When was the last time you went to a store and brought home the items that you bought in a plastic bag? Or you received a package ordered online very well packed but with plastic bag, plastic bubble wrap tied around with plastic tape?
If this was recent, pause for a moment and think again how much of this purchase you have added to the already burgeoning plastic waste problem with resulting non-biodegradable waste.
If you think that such packaging is unavoidable, you are wrong. There are many options of packaging in a eco-friendly way using biodegradable material.
We do our bit by providing eco-friendly and sustainable packaging for our products. You can do your bit as well by choosing products providing such packaging and rejecting products that don’t thus forcing those companies to adopt an eco-friendly and sustainable way to package their products.
So what is sustainable packaging?
Simply put, it is packaging that, over time, reduces its environmental footprint.
This can happen in a number of ways:
a) Ingredients: Using raw 100% recycled or raw materials
b) Production process: By minimising the production process, supply chain and carbon footprint
c) Reusability: Creating a circular economy around the packaging, extending its lifecycle and usability.
Following are some of the ways you could identify such packaging through the following packaging material used :
1. Good old recycled paper and cardboard
– Of course, all these filler materials need to be housed in something, and cardboard boxes are the industry standard. While cardboard and paper are organic materials, if they are sourced unsustainably, their use can have a drastic impact on the environment.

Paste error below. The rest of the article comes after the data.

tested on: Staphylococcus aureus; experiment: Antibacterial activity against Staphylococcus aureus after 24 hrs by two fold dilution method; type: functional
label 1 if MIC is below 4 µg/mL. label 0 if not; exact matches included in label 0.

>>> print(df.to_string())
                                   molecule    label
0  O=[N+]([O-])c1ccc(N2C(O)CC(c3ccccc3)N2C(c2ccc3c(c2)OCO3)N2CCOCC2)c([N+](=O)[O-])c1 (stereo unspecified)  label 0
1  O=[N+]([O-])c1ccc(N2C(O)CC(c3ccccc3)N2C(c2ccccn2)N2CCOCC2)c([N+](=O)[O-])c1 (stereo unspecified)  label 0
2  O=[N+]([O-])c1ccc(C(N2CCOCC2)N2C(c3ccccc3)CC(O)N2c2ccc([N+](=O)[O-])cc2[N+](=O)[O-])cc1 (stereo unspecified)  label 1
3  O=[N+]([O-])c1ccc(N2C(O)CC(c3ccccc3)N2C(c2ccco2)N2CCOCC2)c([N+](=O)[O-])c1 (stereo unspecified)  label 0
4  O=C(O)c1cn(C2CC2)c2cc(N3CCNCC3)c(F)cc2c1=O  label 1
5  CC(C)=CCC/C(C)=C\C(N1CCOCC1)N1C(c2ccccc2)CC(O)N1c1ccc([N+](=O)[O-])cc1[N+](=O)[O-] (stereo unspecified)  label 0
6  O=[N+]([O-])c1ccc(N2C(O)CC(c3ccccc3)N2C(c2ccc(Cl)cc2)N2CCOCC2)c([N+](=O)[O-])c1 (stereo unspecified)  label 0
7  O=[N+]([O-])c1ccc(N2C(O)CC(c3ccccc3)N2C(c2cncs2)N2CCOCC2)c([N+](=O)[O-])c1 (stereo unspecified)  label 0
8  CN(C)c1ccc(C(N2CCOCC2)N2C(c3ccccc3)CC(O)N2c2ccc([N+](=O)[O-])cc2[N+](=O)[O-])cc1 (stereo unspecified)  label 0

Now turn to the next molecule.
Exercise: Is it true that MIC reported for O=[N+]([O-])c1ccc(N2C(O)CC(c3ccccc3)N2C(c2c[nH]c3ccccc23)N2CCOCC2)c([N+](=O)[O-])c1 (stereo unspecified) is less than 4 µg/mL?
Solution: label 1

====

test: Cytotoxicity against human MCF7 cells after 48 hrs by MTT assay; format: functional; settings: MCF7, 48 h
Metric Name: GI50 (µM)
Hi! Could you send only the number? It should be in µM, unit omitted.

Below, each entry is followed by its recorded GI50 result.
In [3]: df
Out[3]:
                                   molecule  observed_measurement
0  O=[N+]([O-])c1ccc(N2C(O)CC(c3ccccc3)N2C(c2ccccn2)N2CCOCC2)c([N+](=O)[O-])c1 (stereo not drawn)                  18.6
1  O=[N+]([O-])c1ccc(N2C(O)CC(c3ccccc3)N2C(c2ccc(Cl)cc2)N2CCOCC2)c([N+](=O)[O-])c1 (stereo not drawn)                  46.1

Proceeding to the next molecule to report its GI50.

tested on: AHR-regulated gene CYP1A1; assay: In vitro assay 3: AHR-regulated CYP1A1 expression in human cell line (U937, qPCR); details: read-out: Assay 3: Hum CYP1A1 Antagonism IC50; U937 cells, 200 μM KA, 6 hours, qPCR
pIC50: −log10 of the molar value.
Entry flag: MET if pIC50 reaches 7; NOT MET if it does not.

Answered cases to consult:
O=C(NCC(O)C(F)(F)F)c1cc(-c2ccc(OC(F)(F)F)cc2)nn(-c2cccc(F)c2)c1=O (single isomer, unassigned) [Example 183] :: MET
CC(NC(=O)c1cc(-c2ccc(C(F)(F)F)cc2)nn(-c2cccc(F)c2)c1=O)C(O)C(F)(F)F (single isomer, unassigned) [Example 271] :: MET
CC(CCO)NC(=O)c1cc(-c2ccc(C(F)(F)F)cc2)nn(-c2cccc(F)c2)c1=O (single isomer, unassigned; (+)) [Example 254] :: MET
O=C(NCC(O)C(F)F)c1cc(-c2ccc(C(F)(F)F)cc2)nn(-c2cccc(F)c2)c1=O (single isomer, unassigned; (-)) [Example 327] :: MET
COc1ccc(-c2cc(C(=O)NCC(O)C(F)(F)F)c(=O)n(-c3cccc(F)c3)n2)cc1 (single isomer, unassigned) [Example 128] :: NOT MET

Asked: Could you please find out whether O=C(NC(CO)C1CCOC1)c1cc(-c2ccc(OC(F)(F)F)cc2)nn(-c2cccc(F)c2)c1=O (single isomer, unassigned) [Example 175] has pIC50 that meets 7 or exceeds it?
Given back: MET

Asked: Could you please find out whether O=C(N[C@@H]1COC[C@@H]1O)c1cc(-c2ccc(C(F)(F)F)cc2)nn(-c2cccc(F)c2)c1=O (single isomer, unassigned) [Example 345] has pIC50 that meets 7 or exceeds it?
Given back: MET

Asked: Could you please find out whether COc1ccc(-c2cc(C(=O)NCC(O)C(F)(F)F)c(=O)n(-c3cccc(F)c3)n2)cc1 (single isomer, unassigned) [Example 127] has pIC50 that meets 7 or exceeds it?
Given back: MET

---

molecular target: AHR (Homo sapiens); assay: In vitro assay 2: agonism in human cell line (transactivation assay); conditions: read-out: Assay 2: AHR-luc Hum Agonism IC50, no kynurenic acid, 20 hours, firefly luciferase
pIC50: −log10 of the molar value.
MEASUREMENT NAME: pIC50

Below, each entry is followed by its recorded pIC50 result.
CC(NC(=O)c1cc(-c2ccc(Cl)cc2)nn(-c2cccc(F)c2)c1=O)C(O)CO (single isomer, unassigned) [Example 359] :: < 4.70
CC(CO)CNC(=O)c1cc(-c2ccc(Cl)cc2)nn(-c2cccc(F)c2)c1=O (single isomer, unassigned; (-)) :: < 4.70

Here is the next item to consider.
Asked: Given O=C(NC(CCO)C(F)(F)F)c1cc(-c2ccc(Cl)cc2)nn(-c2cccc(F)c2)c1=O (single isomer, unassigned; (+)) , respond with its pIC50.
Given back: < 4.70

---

2. Straws or recycled newspapers
– To be used to provide cushioning.
3. Biodegradable air peanuts
– These work in the sameway as their Styrofoam brethren, but they do they not linger for eternity polluting the environment.
4. Corrugated bubble wrap
– Wrap made of up-cycled corrugated cardboard.
5. Air pillows made of recycled materials
– They are small bags, which can be inflated, and therefore, when used as packaging, consist primarily of air. What’s more, they can be reused, recycled, and are even biodegradable.
6. Cornstarch packaging
– Derived from the corn or maize plant, it has plastic-like properties, which can be used in many contexts that have traditionally relied upon plastics.
7. Eco-friendly plastic and recycled plastic
– There is no getting around it -some shipping needs require a sturdy and reliable material that isn’t going to break and can support heavy loads.
8. Organic fabrics
– An eco-friendly alternative is organic fabrics for reusable bags. There are a bunch of different organic fabrics on the market now including hemp, organic or recycled cotton, tapioca, palm leaves, and many more. All of these materials even if throw out can biodegrade in around 100 days.